Wednesday, September 10, 2008

The Robert Giroux Connection

Robert Giroux, the great writer and editor, and publisher of such literary giants as Flannery O'Connor, Robert Lowell, T.S. Eliot, Virginia Woolf, Jack Kerouac and many others has died at the age of 94. The New York Times had this moving obituary on September 6.

Giroux published his friend Thomas Merton's writing in The Columbia Review, while the two were undergraduates there. He went on to work for publishing companies, including Farrar Straus & Giroux, and to publish many of Merton's books.

On October 11, 1998, the NY Times published an essay by Giroux which also served as an introduction to a new edition of "Seven Story Mountain". It provides very interesting insights into the relationship between Giroux and Merton, and what was going on behind the scenes before "Seven Story Mountain" hit the press. It is online here. The quote below is excerpted from this essay.

'Several years later, when I was working at Harcourt Brace & Company as a junior editor, I was asked to evaluate a novel by Thomas James Merton, submitted by Naomi Burton of the Curtis Brown literary agency. The hero of ''The Straits of Dover'' was a Cambridge student who transfers to Columbia and gets involved with a stupid millionaire, a showgirl, a Hindu mystic and a left-winger in Greenwich Village. I agreed with the other editors that the author had talent but the story wobbled and got nowhere. Merton was an interesting writer but apparently not a novelist.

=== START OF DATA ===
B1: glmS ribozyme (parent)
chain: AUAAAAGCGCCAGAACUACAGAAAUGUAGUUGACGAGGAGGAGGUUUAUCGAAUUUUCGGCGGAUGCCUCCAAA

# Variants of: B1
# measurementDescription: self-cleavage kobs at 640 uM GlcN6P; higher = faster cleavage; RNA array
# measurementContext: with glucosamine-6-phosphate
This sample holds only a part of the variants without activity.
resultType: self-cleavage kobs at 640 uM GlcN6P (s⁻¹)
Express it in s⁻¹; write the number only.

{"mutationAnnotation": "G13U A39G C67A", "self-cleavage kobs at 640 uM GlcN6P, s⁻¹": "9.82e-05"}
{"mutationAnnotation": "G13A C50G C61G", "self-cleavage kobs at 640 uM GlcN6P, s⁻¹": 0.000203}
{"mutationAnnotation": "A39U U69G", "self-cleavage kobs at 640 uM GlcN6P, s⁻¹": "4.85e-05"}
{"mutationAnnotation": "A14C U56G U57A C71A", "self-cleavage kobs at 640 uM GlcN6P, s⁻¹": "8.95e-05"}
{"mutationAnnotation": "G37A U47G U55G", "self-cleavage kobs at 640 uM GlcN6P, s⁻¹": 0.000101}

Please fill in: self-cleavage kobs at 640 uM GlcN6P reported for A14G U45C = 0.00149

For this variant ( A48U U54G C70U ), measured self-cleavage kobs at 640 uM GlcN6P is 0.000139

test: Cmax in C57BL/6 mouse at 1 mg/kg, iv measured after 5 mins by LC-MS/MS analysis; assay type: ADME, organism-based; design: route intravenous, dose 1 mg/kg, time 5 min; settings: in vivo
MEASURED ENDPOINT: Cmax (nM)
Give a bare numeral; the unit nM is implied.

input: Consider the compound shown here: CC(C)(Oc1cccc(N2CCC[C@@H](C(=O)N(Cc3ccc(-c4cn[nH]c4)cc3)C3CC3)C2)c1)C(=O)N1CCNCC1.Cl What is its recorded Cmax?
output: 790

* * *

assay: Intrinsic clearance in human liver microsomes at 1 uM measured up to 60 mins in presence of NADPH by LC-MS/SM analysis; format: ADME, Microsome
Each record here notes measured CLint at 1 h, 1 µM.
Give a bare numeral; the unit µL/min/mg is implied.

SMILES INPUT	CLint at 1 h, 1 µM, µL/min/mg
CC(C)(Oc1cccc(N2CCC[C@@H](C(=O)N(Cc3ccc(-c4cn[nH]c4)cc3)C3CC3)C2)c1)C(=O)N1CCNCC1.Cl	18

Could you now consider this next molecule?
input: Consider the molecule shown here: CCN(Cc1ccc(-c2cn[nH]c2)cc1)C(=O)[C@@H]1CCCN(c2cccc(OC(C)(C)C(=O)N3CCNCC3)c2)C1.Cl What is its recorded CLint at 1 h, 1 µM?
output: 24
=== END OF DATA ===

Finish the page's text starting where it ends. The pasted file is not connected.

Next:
Then, in May or June 1941, I encountered Tom in Scribner's bookstore on Fifth Avenue. I had been browsing and felt someone touch my arm. It was Merton. ''Tom!'' I said. ''It's great to see you. I hope you're still writing.'' He said, ''Well, I've just been to The New Yorker and they want me to write about Gethsemani.'' I had no idea what this meant and said so. ''Oh, it's a Trappist monastery in Kentucky, where I've been making retreats.'' This revelation stunned me. I had had no idea that Merton had undergone a religious conversion or that he was interested in monasticism. ''Well, I hope to read what you write about it,'' I said. ''It will be something different for The New Yorker.'' ''Oh, no,'' he said, ''I would never think of writing about it.'' That told me a great deal. I now understood the extraordinary change that had occurred in Merton.'

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